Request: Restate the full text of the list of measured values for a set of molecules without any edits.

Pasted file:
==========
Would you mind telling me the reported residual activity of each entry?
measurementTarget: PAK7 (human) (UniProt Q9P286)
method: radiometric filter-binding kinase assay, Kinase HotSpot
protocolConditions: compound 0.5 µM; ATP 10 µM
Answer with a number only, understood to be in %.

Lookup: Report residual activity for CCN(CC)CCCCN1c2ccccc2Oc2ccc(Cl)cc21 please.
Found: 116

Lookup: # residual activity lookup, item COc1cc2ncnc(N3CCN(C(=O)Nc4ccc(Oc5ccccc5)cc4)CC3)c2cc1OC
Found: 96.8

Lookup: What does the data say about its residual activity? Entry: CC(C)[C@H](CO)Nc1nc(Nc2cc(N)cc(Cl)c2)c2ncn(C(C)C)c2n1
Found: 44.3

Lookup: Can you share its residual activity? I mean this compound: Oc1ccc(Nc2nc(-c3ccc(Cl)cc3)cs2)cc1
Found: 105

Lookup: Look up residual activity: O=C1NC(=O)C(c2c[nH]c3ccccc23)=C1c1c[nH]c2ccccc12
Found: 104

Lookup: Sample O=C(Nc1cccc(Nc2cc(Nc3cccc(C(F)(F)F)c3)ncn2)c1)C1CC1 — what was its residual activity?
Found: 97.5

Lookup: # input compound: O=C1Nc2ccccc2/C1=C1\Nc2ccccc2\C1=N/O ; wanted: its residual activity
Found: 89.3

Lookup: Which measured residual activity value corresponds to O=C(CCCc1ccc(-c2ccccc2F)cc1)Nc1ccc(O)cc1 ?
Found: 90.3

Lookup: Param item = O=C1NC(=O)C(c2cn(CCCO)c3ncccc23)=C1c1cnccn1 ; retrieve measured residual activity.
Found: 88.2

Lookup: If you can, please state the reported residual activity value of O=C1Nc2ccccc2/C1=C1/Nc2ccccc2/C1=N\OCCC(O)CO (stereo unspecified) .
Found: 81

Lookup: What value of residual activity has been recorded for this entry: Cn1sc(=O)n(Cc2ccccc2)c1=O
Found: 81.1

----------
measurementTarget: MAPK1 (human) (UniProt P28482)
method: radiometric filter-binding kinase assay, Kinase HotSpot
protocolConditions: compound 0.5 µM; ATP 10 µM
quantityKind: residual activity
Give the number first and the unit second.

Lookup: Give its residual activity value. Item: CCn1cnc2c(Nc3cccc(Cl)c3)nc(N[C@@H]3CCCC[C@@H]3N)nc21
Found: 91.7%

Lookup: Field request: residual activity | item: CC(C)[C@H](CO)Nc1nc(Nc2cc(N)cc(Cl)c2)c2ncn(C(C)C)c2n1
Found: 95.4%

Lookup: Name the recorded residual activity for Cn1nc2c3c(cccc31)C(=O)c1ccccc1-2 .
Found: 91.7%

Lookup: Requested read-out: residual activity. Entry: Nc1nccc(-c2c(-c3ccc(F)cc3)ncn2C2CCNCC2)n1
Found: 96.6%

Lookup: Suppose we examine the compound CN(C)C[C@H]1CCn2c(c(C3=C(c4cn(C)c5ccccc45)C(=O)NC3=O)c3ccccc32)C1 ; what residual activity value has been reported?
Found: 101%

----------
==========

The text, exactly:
Would you mind telling me the reported residual activity of each entry?
measurementTarget: PAK7 (human) (UniProt Q9P286)
method: radiometric filter-binding kinase assay, Kinase HotSpot
protocolConditions: compound 0.5 µM; ATP 10 µM
Answer with a number only, understood to be in %.

Lookup: Report residual activity for CCN(CC)CCCCN1c2ccccc2Oc2ccc(Cl)cc21 please.
Found: 116

Lookup: # residual activity lookup, item COc1cc2ncnc(N3CCN(C(=O)Nc4ccc(Oc5ccccc5)cc4)CC3)c2cc1OC
Found: 96.8

Lookup: What does the data say about its residual activity? Entry: CC(C)[C@H](CO)Nc1nc(Nc2cc(N)cc(Cl)c2)c2ncn(C(C)C)c2n1
Found: 44.3

Lookup: Can you share its residual activity? I mean this compound: Oc1ccc(Nc2nc(-c3ccc(Cl)cc3)cs2)cc1
Found: 105

Lookup: Look up residual activity: O=C1NC(=O)C(c2c[nH]c3ccccc23)=C1c1c[nH]c2ccccc12
Found: 104

Lookup: Sample O=C(Nc1cccc(Nc2cc(Nc3cccc(C(F)(F)F)c3)ncn2)c1)C1CC1 — what was its residual activity?
Found: 97.5

Lookup: # input compound: O=C1Nc2ccccc2/C1=C1\Nc2ccccc2\C1=N/O ; wanted: its residual activity
Found: 89.3

Lookup: Which measured residual activity value corresponds to O=C(CCCc1ccc(-c2ccccc2F)cc1)Nc1ccc(O)cc1 ?
Found: 90.3

Lookup: Param item = O=C1NC(=O)C(c2cn(CCCO)c3ncccc23)=C1c1cnccn1 ; retrieve measured residual activity.
Found: 88.2

Lookup: If you can, please state the reported residual activity value of O=C1Nc2ccccc2/C1=C1/Nc2ccccc2/C1=N\OCCC(O)CO (stereo unspecified) .
Found: 81

Lookup: What value of residual activity has been recorded for this entry: Cn1sc(=O)n(Cc2ccccc2)c1=O
Found: 81.1

----------
measurementTarget: MAPK1 (human) (UniProt P28482)
method: radiometric filter-binding kinase assay, Kinase HotSpot
protocolConditions: compound 0.5 µM; ATP 10 µM
quantityKind: residual activity
Give the number first and the unit second.

Lookup: Give its residual activity value. Item: CCn1cnc2c(Nc3cccc(Cl)c3)nc(N[C@@H]3CCCC[C@@H]3N)nc21
Found: 91.7%

Lookup: Field request: residual activity | item: CC(C)[C@H](CO)Nc1nc(Nc2cc(N)cc(Cl)c2)c2ncn(C(C)C)c2n1
Found: 95.4%

Lookup: Name the recorded residual activity for Cn1nc2c3c(cccc31)C(=O)c1ccccc1-2 .
Found: 91.7%

Lookup: Requested read-out: residual activity. Entry: Nc1nccc(-c2c(-c3ccc(F)cc3)ncn2C2CCNCC2)n1
Found: 96.6%

Lookup: Suppose we examine the compound CN(C)C[C@H]1CCn2c(c(C3=C(c4cn(C)c5ccccc45)C(=O)NC3=O)c3ccccc32)C1 ; what residual activity value has been reported?
Found: 101%

----------